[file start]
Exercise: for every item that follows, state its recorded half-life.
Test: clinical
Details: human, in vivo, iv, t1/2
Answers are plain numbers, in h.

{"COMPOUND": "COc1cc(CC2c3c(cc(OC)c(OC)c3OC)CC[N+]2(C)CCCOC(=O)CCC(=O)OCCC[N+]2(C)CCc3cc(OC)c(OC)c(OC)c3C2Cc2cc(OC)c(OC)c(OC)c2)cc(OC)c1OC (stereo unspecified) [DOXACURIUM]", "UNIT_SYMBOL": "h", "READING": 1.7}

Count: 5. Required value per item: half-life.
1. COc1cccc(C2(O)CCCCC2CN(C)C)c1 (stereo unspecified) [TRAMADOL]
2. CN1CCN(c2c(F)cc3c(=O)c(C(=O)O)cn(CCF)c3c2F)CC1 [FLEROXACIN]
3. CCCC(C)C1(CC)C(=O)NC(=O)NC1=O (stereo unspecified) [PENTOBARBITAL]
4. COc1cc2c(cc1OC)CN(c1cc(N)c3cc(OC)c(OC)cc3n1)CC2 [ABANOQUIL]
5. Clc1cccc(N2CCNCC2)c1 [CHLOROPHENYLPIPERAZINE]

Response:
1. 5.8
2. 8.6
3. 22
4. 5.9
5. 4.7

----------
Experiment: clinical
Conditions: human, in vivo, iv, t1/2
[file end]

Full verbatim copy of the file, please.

Exercise: for every item that follows, state its recorded half-life.
Test: clinical
Details: human, in vivo, iv, t1/2
Answers are plain numbers, in h.

{"COMPOUND": "COc1cc(CC2c3c(cc(OC)c(OC)c3OC)CC[N+]2(C)CCCOC(=O)CCC(=O)OCCC[N+]2(C)CCc3cc(OC)c(OC)c(OC)c3C2Cc2cc(OC)c(OC)c(OC)c2)cc(OC)c1OC (stereo unspecified) [DOXACURIUM]", "UNIT_SYMBOL": "h", "READING": 1.7}

Count: 5. Required value per item: half-life.
1. COc1cccc(C2(O)CCCCC2CN(C)C)c1 (stereo unspecified) [TRAMADOL]
2. CN1CCN(c2c(F)cc3c(=O)c(C(=O)O)cn(CCF)c3c2F)CC1 [FLEROXACIN]
3. CCCC(C)C1(CC)C(=O)NC(=O)NC1=O (stereo unspecified) [PENTOBARBITAL]
4. COc1cc2c(cc1OC)CN(c1cc(N)c3cc(OC)c(OC)cc3n1)CC2 [ABANOQUIL]
5. Clc1cccc(N2CCNCC2)c1 [CHLOROPHENYLPIPERAZINE]

Response:
1. 5.8
2. 8.6
3. 22
4. 5.9
5. 4.7

----------
Experiment: clinical
Conditions: human, in vivo, iv, t1/2